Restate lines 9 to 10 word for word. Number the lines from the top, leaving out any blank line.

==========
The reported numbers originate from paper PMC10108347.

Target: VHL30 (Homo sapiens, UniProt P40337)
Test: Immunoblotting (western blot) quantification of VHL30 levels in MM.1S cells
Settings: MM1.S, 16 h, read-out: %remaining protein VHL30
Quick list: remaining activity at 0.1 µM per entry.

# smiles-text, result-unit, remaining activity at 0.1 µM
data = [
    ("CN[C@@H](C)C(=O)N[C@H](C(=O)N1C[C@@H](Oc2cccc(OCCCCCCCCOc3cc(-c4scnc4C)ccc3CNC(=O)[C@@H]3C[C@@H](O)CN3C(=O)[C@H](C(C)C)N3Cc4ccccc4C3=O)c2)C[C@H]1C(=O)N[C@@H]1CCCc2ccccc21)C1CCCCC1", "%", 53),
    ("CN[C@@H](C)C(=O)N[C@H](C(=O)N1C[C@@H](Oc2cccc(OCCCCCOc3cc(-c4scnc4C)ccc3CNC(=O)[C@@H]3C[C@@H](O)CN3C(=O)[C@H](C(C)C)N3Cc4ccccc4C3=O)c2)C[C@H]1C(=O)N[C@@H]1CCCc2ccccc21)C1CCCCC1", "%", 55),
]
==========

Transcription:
    ("CN[C@@H](C)C(=O)N[C@H](C(=O)N1C[C@@H](Oc2cccc(OCCCCCOc3cc(-c4scnc4C)ccc3CNC(=O)[C@@H]3C[C@@H](O)CN3C(=O)[C@H](C(C)C)N3Cc4ccccc4C3=O)c2)C[C@H]1C(=O)N[C@@H]1CCCc2ccccc21)C1CCCCC1", "%", 55),
]